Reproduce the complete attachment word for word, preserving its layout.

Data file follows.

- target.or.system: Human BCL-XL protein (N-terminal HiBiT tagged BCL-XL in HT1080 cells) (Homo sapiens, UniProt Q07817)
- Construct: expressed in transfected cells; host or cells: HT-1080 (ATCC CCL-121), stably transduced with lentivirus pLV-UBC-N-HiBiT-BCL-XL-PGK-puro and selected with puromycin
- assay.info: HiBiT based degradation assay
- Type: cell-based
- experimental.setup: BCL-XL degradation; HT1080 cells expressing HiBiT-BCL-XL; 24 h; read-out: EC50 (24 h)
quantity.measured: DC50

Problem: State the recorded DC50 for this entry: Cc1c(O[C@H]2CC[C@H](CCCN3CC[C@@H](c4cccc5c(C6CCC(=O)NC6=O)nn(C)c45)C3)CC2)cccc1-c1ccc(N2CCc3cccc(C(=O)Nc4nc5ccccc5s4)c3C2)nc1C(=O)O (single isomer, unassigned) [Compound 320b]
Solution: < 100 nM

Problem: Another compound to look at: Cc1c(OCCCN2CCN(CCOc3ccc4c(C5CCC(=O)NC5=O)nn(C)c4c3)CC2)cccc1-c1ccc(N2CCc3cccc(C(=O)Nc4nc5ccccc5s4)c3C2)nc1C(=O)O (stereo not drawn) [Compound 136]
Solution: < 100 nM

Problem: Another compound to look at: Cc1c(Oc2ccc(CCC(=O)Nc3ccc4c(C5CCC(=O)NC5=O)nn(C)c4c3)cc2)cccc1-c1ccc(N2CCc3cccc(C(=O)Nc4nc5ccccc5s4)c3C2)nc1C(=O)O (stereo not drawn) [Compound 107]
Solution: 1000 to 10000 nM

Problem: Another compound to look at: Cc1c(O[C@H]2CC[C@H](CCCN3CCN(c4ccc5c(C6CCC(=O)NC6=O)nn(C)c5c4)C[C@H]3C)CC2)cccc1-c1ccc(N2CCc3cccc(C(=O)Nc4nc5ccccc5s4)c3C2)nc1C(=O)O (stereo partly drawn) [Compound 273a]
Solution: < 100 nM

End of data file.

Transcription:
- target.or.system: Human BCL-XL protein (N-terminal HiBiT tagged BCL-XL in HT1080 cells) (Homo sapiens, UniProt Q07817)
- Construct: expressed in transfected cells; host or cells: HT-1080 (ATCC CCL-121), stably transduced with lentivirus pLV-UBC-N-HiBiT-BCL-XL-PGK-puro and selected with puromycin
- assay.info: HiBiT based degradation assay
- Type: cell-based
- experimental.setup: BCL-XL degradation; HT1080 cells expressing HiBiT-BCL-XL; 24 h; read-out: EC50 (24 h)
quantity.measured: DC50

Problem: State the recorded DC50 for this entry: Cc1c(O[C@H]2CC[C@H](CCCN3CC[C@@H](c4cccc5c(C6CCC(=O)NC6=O)nn(C)c45)C3)CC2)cccc1-c1ccc(N2CCc3cccc(C(=O)Nc4nc5ccccc5s4)c3C2)nc1C(=O)O (single isomer, unassigned) [Compound 320b]
Solution: < 100 nM

Problem: Another compound to look at: Cc1c(OCCCN2CCN(CCOc3ccc4c(C5CCC(=O)NC5=O)nn(C)c4c3)CC2)cccc1-c1ccc(N2CCc3cccc(C(=O)Nc4nc5ccccc5s4)c3C2)nc1C(=O)O (stereo not drawn) [Compound 136]
Solution: < 100 nM

Problem: Another compound to look at: Cc1c(Oc2ccc(CCC(=O)Nc3ccc4c(C5CCC(=O)NC5=O)nn(C)c4c3)cc2)cccc1-c1ccc(N2CCc3cccc(C(=O)Nc4nc5ccccc5s4)c3C2)nc1C(=O)O (stereo not drawn) [Compound 107]
Solution: 1000 to 10000 nM

Problem: Another compound to look at: Cc1c(O[C@H]2CC[C@H](CCCN3CCN(c4ccc5c(C6CCC(=O)NC6=O)nn(C)c5c4)C[C@H]3C)CC2)cccc1-c1ccc(N2CCc3cccc(C(=O)Nc4nc5ccccc5s4)c3C2)nc1C(=O)O (stereo partly drawn) [Compound 273a]
Solution: < 100 nM